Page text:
The object is also achieved by providing a method of preparation of a biological transplant from an aortic valve for the bioprosthetic heart valve consisting in dissection the aortic root with the aortic valve from the heart of an animal or human being and cutting therefrom a biological transplant with cusps and fibrous ring with subsequent mechanical cleaning and preparation in which, according to the invention the biological transplant is cut out from the aortic root of an animal or human being along the upper edge of aortic sinuses, then the opening of the left coronary artery of the coronary sinus is sutured-in and the right corodary sinus is dissected along the lower edge of the right coronary artery.
This permits all the elements of the natural structure of the aortic valve to be completely used in the bioprosthetic heart valve which produces the hydraulic characteristics of the bioprosthesis approaching closely those of the natural aortic valve while the natural combination of the biological transplant element, i.e. cusps and aortic sinuses possessing heterogeneous mechanical properties, ensures the mechanical strength of the cusps of the bioprosthetic heart valve. Suturing-in the opening of the coronary artery and dissection of the right coronary sinus along the lower edge of the coronary artery ensures hermetic sealing of the valve.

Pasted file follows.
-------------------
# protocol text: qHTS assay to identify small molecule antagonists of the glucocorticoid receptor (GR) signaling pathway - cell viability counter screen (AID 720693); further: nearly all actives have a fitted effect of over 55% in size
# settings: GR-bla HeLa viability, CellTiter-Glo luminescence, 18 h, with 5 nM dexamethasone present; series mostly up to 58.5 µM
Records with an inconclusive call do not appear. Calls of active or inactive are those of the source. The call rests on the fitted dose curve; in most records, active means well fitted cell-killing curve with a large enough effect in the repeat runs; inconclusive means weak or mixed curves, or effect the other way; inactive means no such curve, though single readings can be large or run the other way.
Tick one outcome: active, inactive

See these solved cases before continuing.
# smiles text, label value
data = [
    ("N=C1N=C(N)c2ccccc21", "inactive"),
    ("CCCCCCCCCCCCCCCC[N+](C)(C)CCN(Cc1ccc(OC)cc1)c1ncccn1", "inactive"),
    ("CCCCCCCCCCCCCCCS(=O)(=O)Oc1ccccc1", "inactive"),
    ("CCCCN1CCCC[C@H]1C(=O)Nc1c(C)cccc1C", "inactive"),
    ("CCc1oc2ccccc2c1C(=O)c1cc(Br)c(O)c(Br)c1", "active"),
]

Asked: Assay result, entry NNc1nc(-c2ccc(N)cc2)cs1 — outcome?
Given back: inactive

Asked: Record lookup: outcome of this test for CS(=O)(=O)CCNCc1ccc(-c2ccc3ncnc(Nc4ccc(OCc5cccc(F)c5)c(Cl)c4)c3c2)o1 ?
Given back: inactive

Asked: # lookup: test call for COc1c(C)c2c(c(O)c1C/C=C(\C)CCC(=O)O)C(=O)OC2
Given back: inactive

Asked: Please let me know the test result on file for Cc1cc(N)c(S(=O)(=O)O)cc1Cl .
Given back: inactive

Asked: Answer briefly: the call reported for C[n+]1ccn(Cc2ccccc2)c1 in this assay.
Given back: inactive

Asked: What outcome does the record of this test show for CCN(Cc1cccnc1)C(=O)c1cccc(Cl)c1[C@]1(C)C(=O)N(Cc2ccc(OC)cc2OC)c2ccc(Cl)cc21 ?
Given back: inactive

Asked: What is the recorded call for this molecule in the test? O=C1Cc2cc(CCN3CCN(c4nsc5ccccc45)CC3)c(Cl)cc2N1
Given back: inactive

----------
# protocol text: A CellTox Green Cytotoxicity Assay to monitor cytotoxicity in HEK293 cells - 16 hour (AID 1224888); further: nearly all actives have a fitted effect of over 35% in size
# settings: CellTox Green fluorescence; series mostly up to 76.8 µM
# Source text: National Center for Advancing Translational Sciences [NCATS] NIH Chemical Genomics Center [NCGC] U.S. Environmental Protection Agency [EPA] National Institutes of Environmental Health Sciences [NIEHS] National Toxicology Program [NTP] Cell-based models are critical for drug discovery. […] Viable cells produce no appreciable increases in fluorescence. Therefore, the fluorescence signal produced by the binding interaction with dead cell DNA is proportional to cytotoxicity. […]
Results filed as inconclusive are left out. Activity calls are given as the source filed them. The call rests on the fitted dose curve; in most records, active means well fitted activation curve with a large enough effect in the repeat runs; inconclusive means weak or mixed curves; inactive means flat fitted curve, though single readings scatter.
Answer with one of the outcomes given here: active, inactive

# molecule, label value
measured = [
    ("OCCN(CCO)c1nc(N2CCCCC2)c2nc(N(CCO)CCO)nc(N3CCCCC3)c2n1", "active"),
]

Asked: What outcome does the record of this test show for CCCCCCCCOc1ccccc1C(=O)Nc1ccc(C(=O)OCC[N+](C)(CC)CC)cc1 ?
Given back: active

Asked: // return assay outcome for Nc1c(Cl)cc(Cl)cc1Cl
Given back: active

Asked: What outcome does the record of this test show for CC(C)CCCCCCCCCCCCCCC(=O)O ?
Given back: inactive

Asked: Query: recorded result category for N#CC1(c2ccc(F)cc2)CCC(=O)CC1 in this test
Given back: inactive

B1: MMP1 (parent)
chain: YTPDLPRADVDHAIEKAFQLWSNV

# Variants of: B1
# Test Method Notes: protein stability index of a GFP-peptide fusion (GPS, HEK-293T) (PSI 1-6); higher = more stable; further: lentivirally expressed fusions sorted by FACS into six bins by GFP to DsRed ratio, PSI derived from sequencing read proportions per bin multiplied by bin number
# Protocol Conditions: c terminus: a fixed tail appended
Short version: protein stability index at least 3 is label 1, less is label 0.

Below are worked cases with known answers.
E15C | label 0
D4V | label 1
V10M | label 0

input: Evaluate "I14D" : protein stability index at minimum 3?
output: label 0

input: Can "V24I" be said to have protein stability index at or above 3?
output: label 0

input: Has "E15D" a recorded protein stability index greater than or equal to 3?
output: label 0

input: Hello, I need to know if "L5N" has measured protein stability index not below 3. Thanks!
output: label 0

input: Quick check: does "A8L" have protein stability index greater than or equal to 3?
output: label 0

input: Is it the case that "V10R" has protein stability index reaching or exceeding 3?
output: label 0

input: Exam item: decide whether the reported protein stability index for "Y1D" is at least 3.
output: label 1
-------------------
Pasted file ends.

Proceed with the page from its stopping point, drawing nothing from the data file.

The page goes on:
The biological transplant for the bioprosthetic heart valve can be made from the aortic valve of an animal or human being so that the first transplant cut out from the aortic root along the upper edge of aortic sinuses is dissected to remove the noncoronary sinus with the cusp, then another biological transplant is cut out of the aortic root along the upper edge of aortic sinuses, the right coronary sinus with the cusp is dissected and removed from said second transplant, suturing-in instead the dissected noncoronary sinus with the cusp of the first biological transplant, then the opening of the left coronary artery is sutured in.
This permits reducing the hydraulic resistance of the bioprosthetic heart valve by ablating the muscular part of the right coronary cusp from the valve lumen, at the same time retaining the natural geometric and mechanical conjugation of the cusp and sinus sutured-in instead of the removed cusp and sinus, thereby ensuring mechanical reliability of the bioprosthetic heart valve.